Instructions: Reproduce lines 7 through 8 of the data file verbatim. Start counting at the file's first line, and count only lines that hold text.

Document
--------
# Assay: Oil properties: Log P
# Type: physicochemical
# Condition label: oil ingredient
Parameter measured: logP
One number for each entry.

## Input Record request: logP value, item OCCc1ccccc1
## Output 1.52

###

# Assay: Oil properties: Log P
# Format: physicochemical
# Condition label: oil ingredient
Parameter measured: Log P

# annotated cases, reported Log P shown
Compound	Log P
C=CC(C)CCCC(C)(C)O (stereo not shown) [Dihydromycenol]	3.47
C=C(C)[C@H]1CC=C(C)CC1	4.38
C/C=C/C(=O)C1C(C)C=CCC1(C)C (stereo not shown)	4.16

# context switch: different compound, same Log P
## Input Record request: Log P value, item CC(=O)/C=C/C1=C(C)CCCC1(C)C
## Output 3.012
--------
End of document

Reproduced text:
## Output 1.52

###